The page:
Supercharged F-1 Rocket

A “regular” Rocket wasn’t A “regular” Rocket wasn’t enough for one ex-fighter pilot, so he added custom touches to make it his own.


If the F-104 had been your first fighter, you would probably want something hot to fly when you no longer flew fighters for a living. Wolfgang Meyn chose the F-1 Rocket with the Evo wing, but he has expressed his joie de vivre by adding a supercharger and IFR avionics so he’d have a fast, high-altitude cross-country airplane.

Meyn alternates between ebullient and enthusiastic when talking about his F-1 and about flying in general, including his five F-104 years in the Luftwaffe and 13 years of flying the Tornado ground attack fighter-bomber. He was an instructor pilot in each, and now he’s a Tornado simulator and ground school instructor for the Luftwaffe, in New Mexico, teaching in a mixture of German and barely accented English.

His F-1 started as a quickbuild kit. “They only have the name quickbuild,” he said. “There’s still plenty of work to do.” Complimenting Mark Frederick’s TeamRocket, Meyn says he loved the photographs in the construction manual and the “unbelievable customer support.” Building the airframe was “time-consuming but not challenging,” he explained. The “most challenging parts were when I started to redesign a few things.”


The big difference on Meyn’s airplane is the Aero Supercharger Solutions supercharger, located just inside the left-hand air-cooling inlet, teamed up with a modified Airflow Performance fuel-injection system. Air comes in through the fuel control unit, which contains the throttle plate and a venturi that measures velocity, from which mass flow (how many pounds of air are going through the unit) is used to mechanically adjust the amount of fuel leaving the unit through the metered fuel line. The air then goes through the supercharger and into the intake manifolds. Meanwhile, the fuel goes through a “spider” on top of the engine that sends it to each of the cylinders.

But there’s more. With the supercharged engine generating 42 inches of manifold pressure, the air-bleed injector nozzles need to be surrounded with supercharger air so that the fuel goes into the cylinders and doesn’t escape through the injector vents. This is done with upper deck rails that provide the supercharged air to little widgets—“they look like elephant trunks,” says Meyn—that surround the injectors; basically the same arrangement used with factory turbocharged applications.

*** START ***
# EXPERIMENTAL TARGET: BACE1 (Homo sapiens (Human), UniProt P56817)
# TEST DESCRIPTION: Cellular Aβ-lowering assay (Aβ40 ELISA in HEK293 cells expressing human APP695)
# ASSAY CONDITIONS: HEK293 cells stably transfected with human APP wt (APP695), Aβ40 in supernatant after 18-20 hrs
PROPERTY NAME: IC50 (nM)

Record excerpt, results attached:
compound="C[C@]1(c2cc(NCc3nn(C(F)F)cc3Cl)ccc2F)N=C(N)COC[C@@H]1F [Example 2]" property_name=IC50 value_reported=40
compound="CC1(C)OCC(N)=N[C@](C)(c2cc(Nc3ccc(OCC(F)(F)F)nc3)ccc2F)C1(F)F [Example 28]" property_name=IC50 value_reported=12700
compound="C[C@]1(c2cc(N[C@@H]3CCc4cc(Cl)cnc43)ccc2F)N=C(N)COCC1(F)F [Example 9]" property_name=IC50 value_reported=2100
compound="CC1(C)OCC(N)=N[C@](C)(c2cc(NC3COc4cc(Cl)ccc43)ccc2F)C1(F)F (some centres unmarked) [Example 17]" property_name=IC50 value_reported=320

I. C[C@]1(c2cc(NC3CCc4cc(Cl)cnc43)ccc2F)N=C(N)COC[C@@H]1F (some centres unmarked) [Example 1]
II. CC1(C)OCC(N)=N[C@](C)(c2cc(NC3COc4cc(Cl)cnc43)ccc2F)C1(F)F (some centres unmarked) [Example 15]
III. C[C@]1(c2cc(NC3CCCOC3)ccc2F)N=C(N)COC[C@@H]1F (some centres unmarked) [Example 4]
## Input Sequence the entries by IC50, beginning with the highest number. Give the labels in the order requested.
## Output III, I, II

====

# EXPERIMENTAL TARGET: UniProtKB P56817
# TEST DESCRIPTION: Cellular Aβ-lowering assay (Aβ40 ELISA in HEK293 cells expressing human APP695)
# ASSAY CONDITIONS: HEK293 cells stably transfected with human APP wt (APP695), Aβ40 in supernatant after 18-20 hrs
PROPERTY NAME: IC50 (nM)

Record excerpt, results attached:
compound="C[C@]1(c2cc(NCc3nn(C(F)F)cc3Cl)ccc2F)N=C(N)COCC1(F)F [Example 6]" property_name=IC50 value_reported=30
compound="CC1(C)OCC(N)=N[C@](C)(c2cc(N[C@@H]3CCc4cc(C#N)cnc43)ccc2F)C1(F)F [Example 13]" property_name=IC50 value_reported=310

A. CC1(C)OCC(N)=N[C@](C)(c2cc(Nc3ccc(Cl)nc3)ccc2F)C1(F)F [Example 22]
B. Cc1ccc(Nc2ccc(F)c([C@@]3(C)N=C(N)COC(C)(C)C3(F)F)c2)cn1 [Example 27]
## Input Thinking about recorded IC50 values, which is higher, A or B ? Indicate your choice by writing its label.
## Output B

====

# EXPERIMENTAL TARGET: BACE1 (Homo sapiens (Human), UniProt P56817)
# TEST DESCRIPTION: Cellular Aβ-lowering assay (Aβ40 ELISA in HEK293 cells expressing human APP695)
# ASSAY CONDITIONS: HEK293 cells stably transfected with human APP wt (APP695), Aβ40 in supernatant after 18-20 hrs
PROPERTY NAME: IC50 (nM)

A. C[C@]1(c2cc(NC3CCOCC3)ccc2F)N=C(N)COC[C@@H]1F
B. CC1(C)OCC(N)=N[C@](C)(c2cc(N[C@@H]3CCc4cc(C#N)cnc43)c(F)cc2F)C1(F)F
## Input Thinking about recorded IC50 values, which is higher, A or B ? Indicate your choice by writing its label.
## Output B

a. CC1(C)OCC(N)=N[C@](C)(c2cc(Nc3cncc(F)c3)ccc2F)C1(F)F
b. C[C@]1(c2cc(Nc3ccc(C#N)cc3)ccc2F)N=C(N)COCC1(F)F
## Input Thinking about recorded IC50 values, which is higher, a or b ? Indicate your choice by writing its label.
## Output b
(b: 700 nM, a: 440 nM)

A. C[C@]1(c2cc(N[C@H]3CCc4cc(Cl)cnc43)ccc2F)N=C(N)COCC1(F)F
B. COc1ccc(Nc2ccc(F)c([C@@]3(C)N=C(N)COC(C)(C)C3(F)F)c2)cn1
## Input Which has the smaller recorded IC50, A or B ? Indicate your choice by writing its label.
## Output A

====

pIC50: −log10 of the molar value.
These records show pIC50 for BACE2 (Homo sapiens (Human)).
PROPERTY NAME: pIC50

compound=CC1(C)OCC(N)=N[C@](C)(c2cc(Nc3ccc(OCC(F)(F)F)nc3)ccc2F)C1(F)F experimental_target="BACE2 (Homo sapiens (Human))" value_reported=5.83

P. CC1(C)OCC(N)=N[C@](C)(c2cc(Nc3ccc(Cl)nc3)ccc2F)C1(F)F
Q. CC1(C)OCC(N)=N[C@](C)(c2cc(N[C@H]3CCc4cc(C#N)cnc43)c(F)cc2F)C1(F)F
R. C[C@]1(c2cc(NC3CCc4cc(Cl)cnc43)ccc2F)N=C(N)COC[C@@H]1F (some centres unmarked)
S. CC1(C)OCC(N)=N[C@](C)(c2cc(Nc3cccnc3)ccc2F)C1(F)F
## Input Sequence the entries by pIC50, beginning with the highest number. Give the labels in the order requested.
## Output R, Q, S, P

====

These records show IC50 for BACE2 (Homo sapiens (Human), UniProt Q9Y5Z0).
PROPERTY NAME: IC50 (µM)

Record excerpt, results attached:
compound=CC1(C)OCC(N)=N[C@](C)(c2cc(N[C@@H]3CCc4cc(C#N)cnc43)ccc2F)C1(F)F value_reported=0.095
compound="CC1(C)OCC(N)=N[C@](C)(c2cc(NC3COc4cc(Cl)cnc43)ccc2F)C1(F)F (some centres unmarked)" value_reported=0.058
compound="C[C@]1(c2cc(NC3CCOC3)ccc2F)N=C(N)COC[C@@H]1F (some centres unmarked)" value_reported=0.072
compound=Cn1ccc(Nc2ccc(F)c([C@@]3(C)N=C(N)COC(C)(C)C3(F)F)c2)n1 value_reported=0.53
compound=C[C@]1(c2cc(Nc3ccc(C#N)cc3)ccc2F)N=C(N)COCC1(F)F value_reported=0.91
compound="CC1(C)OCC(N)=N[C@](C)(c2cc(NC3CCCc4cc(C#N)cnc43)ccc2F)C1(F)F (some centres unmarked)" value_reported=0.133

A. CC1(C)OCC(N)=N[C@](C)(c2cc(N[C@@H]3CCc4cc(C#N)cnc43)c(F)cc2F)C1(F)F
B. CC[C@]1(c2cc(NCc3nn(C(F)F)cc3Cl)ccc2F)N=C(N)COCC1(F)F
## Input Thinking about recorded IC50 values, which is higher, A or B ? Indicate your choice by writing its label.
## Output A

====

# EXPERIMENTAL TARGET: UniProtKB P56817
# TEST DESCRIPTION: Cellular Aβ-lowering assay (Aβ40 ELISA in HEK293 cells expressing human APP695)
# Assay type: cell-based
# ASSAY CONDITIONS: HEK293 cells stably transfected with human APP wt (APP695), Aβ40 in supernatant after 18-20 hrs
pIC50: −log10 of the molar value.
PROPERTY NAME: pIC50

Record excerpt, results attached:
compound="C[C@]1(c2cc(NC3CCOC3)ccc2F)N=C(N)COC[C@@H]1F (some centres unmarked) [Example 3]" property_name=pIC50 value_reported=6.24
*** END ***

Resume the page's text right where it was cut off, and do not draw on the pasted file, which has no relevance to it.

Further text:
Believe it or not, that’s the short version of how the system works, but there’s more to it, such as valves to handle deck rail vacuum when the engine is at idle. One of the tricks of running the engine lean of peak (for greater economy) is to have the fuel flow to the cylinders balanced so that all of the cylinders run rich or lean in close accord. Meyn reports that his injectors are balanced so that each EGT peaks within 0.2 gph.

The last point is that the fuel pump has to be able to provide enough pressure—after the drop from going through the fuel control unit, the spider and the fuel lines—to provide enough fuel to feed 360 thirsty horses on the Lycoming AEIO-540, the parallel-valve version. On Meyn’s engine, the standard engine-driven pump did not provide enough pressure, so an auxiliary fuel pump is required for high power settings.

Ignition is dual Light Speed Plasma IIIs. These now have the stock spark advance curve, shifted for the higher manifold pressures. After Meyn got the ignition modified this way, the engine ran a few degrees cooler, and he loves that the engine starts right up, every time, even on hot starts. For safety of flight with two electronic ignition systems and no magnetos there are two complete electrical systems—batteries, alternators, buses, everything.

To make room for the supercharger in the front left of the engine, Meyn’s airplane has a 5.5-inch extension between the MT prop and the engine. That, and other changes meant that the cowling had to be modified. Meyn says that the angle-valve AEIO-540 would have weighed at least 100 pounds more and probably would have been too wide to fit in the cowling.

The greatest challenge came from the wiring, which was done mostly by Georg Himmeroeder. The panel is full of goodies, so there’s not lots of room behind it for all the “hook ’em ups.” And Meyn didn’t like the airspeed and altitude tapes on the Grand Rapids EFIS initially, even though they were much like the HUDs he was accustomed to. After a period of acclimatization, though, he now loves them.

When all was done, it was time to paint the Rocket, and the design is a 1942 paint scheme for an Me-109, “the last paint scheme before the Luftwaffe ran out of money,” he says. And, yes, the blue on the vertical fin and rudder is authentic.

Getting Out of Dodge

We flew out of Fond du Lac on the Sunday before AirVenture (Oshkosh). In the back seat, there was enough room, but no heel wells for ankle comfort. The five-point seat belt was the kind with the master socket on the crotch belt, and the other four straps plugged in—“just like on a Martin-Baker ejection seat,” Meyn explained.

After an immediate engine start, Meyn rolled out onto the runway, stopped, checked a few last items, then pushed the power forward to 36 inches and released the brakes. The Rocket lurched forward, and then Meyn pushed the throttle the rest of the way forward to 42 inches. The Rocket, well, rocketed forward. Even though the engine has only a 7.3:1 compression ratio, it generates 360 horsepower, about 100 hp more than stock.

Liftoff was at 75 knots, and by the end of the runway we were at only 125 knots. No problem. Put a few G on the airframe for a quick pull-up to a steep climb, then drop one wing in a climbing turn. A typical climb uses 37 inches of manifold pressure and 2600 rpm at 110 knots, yielding 4000 fpm. This Rocket was not, repeat not, underpowered. The downside is that that power setting needs the boost pump to help slake its thirst for 33 gph of avgas, fortunately not for long. In most airplanes, by the time you make it to altitude, you feel like you’ve accomplished something. In the F-1, achieving a modest 10,000 feet of altitude is almost a “So what?”